Let us pray...Almighty God, your Holy Spirit equips the church with a rich variety of gifts. Grant that we may use them to bear witness to Christ in lives that are built on faith and love. Make us ready to live the gospel and eager to do your will, so that we may share with all your church in the joys of eternal life; through Jesus Christ, our Savior and Lord. Amen.

Right here waiting for you.

[sermon from Sunday, this gets a little long...but maybe the end is worth the wait!] :)

When I was growing up, I became very good at waiting. From the time I was nine, my father raised my brothers and I by himself and so was always running here to there, and rarely on time. So, after school, after ballet class, after piano lessons, after confirmation...I waited. I could almost guarantee that I would be the last kid to be picked up after whatever activity I was, I waited. I never got terribly nervous, we lived in a small size town and if it really came down to it, I could probably have walked home from wherever I was. Thankfully, it never came to that.

I have a brother, Matthew, who is five years younger than I am, and for whatever reason, his demeanor as child was very sensitive and quite on edge. He never trusted that his adults would be there, he always expected the worst, if Dad was five minutes late that meant he was never going to show up and my poor brother would be left wherever he was at. Even if I was with him, Matthew would usually end up in tears as we waiting for our Dad, I'm sure I was the compassionate, patient older sister who told him to “knock it off!”, and yet, he would be in hysterics by the time our car finally pulled up.

We wait. We wait for a friend to meet us for coffee. We wait for test results. We wait in lines to renew this or that. We wait for a season to pass, or a difficult day to finally come to an end. We wait for war to end. We wait for hunger to be eradicated. We wait for God to move. We wait for Christ to come.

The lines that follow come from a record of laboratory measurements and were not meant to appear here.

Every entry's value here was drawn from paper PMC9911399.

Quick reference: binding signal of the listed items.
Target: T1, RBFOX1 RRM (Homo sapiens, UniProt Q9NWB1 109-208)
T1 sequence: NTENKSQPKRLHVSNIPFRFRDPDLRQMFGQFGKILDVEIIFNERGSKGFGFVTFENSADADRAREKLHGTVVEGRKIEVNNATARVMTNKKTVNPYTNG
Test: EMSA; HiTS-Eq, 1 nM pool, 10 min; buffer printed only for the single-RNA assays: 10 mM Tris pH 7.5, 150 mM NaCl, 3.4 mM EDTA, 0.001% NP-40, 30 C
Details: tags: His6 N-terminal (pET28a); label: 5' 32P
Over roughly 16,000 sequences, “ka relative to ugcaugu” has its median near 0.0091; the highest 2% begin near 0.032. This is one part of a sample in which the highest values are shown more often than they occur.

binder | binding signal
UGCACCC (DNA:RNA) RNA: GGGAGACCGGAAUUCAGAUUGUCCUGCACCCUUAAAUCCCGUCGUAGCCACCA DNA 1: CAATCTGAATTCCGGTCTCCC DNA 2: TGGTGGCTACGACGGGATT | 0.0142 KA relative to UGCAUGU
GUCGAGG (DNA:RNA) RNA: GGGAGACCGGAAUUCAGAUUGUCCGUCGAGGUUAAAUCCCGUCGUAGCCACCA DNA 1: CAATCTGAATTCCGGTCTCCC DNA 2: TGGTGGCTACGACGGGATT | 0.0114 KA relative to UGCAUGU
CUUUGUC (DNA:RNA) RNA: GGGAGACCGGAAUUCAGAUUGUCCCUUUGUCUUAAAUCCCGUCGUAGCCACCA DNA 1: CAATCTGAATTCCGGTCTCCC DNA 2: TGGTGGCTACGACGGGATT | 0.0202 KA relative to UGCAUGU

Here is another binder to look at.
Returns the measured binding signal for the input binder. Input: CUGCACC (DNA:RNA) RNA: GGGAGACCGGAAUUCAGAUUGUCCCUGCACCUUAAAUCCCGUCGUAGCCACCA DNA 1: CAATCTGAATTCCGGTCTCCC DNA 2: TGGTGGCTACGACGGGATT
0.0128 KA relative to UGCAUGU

There is very little that is certain in life, but the chance to do some waiting is inevitable. We wait.

Our Gospel lesson today tells us a story about a master, some employees and what separates the good employees from the bad. This could be a story about just land keeping, it could be a story about how to be a good employee and follow direction. If we are not careful we cast this story quickly – God is the master, we are the employees...some are good, some are bad. However, I think we should be careful, because this story is unique. This story is even scary. We need to be mindful of where this story is found – Jesus goes on for a good long about the end of the world, this is often referred to as the eschatological discourse. A long sermon about the end of the age. So, that changes the story about the master and the employees and it changes how we hear is not so much about just land keeping or masters and good employees. This is a story about waiting. The master said he was leaving, and the master promises to return. This story is about what we do in the mean time.

[READ Matthew 25:14-30]

We have the good employees...they did just what their master told them and brought in the money! In the absence of the master they were obedient, hard working and reaped a great reward. In they end, they were invited into joy! This is perhaps the most beautiful detail of the story...that at the end of the wait, after all the hard work was over, after their good work and obedience had been acknowledged...the good employees were invited into joy!

And then we have the bad employee...who, in the absence of the master he panicked, terrified left running to bury his treasure and wait with idle hands. He even spoke back to the master, pointing out that the master isn't exactly all honest and good either! In the end, this employee was not invited into, this employee was cast out into the outter darkness.

Waiting, employees, land, end does it all fit together?